Ramon, Isabela

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Ramon Philippines.jpg
Official seal of Ramon
Nickname(s): Tilapia Capital of Isabela; Hub of the Famous Magat Dam
Map of Isabela showing the location of Ramon
Map of Isabela showing the location of Ramon
Ramon is located in Philippines
Location within the Philippines
Coordinates: 16°47′N 121°32′E / 16.783°N 121.533°E / 16.783; 121.533Coordinates: 16°47′N 121°32′E / 16.783°N 121.533°E / 16.783; 121.533
Country Philippines
Region Cagayan Valley (Region II)
Province Isabela
District 4th District of Isabela
Established January 1, 1964
Barangays 19
 • Mayor Wilfredo L. Tabag
 • Total 135.17 km2 (52.19 sq mi)
Population (2010)[3]
 • Total 49,812
 • Density 370/km2 (950/sq mi)
Time zone PST (UTC+8)
ZIP code 3319
Dialing code 78
Income class 2nd class; rural

Ramon is a second class municipality in the province of Isabela, Philippines. According to the 2010 census, it had a population of 49,812 people.[3]

The municipality of Ramon has a semi-radial but more defined linear development along the national road from Santiago City in the south to San Mateo towards the north. With the completion of the Magat River Multi-purpose high dam at Barangay General Aguinaldo, near the Isabela-Ifugao provincial boundary, trend of expansion has deviated westward.


Ramon is politically subdivided into 19 barangays.[2]

  • Ambatali
  • Bantug
  • Bugallon Norte (Pob.)
  • Bugallon Proper (Pob.; seat of local government)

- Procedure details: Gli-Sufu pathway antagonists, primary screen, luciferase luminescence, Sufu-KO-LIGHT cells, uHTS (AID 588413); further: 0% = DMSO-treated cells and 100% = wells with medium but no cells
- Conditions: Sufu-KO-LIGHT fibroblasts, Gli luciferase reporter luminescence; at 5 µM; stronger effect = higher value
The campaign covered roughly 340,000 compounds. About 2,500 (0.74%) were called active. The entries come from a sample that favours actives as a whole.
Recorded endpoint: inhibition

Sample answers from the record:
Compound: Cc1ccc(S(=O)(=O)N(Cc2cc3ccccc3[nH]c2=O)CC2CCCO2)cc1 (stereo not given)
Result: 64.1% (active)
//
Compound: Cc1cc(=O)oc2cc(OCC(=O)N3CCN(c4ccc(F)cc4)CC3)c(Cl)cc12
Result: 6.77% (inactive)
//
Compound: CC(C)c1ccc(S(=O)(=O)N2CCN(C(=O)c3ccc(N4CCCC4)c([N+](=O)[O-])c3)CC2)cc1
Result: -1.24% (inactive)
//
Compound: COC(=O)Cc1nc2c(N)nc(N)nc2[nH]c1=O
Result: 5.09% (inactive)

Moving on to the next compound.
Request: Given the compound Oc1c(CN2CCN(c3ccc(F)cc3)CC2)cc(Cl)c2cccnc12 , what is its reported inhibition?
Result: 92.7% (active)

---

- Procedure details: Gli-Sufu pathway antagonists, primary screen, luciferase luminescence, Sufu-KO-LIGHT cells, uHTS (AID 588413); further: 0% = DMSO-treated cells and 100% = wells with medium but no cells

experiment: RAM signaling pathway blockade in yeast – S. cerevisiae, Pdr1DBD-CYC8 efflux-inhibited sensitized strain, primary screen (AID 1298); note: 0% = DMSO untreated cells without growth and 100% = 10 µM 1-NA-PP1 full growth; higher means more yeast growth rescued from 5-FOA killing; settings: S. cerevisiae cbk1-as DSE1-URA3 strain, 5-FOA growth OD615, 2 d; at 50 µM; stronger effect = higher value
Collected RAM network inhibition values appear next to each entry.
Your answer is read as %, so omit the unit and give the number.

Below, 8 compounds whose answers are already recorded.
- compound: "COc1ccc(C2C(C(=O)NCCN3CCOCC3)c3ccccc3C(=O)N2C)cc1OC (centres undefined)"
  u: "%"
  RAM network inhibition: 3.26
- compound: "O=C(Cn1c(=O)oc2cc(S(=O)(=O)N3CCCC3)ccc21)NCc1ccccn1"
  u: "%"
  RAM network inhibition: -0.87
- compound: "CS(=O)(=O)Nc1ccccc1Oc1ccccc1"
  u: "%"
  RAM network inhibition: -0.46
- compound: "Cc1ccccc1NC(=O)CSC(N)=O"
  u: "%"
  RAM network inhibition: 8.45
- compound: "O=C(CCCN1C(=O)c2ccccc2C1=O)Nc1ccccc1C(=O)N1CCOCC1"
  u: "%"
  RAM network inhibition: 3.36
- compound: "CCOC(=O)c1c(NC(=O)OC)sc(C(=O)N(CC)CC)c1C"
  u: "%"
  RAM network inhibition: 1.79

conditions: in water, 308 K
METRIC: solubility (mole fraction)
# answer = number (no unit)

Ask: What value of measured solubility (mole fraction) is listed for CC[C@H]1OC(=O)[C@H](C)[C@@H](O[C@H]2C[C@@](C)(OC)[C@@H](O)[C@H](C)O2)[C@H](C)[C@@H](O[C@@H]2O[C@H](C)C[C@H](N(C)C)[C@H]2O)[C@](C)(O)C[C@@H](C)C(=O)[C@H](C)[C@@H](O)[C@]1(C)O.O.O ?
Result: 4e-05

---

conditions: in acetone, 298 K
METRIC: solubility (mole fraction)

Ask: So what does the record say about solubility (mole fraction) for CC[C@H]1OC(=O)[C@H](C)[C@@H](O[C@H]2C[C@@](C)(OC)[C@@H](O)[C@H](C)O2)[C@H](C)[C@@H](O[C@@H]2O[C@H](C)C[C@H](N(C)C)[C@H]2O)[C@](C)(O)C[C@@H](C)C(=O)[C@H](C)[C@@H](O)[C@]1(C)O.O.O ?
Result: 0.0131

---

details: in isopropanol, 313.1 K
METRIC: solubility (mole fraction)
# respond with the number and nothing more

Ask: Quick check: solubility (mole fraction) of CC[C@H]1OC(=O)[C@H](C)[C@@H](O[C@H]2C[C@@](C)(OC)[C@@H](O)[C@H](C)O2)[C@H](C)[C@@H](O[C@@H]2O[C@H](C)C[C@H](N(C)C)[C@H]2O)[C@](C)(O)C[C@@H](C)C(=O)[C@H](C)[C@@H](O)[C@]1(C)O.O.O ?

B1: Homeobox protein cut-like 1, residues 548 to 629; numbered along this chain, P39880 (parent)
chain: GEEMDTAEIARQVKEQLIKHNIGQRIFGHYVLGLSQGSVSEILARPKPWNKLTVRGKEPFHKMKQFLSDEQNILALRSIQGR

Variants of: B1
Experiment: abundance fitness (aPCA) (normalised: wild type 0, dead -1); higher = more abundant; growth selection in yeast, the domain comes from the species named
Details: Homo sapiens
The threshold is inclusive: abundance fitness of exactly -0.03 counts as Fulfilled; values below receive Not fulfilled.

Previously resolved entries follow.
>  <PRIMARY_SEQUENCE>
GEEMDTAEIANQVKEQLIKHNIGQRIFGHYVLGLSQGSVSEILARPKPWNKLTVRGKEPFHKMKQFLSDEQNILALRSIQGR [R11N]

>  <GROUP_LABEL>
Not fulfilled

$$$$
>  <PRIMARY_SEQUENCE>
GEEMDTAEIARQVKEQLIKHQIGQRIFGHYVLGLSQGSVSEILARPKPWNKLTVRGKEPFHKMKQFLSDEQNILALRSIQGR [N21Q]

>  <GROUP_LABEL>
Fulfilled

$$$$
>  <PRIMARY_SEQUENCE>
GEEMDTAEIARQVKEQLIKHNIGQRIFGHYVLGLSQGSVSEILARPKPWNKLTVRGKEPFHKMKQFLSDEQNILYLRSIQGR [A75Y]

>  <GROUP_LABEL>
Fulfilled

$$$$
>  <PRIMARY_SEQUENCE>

• Burgos
  • General Aguinaldo
  • Nagbacalan
  • Oscariz
  • Pabil
  • Pagrang-ayan
  • Planas
  • Purok ni Bulan
  • Raniag
  • San Miguel
  • San Sebastian
  • Villa Beltran
  • Villa Carmen
  • Villa Marcos


In the middle of the twenties (1925-1926) when the San Jose–Santa Fe national road opened, Ilocano migrants from the Central Plain of Luzon like Tarlac, Pangasinan, and Nueva Ecija, arrived in bull carts to settle on this vast area covered with weeds called “samon” as homesteaders. As required by statutes, these people stayed right on their 24 hectares (59 acres) farms to clear the lot in order call it their own. The place was a part of Buenavista, the oldest barrio of Santiago, Isabela. For more than ten long years amidst hardships and sufferings due to malaria disease and unfavorable weather conditions, the pioneers labored to convert their homestead into a productive farm with palay as their main crop.

At the latter part of the thirties (1937), the Santiago–Santa Maria road via Mallig Plains was opened and more immigrants came to farm in the place. This area which is some eleven kilometers away from the town proper of Santiago later emerged to become barrio Bugallon, eventually becoming the biggest barrio of Santiago.

The completion of the Maris Dam at Oscariz in 1957 attracted more migrants to farm at the irrigated areas of Bugallon. Along with the Ilocano arrivals were few Tagalogs, Pangasinenses, and many others.

The municipality of Ramon was created on June 18, 1961, by virtue of Republic Act No. 3320 sponsored by the late Congressman Delfin Albano of the then lone district of Isabela. On November 12, 1963, the first set of local officials were elected with Hon. Angelino F. Vizcarra as Municipal Mayor.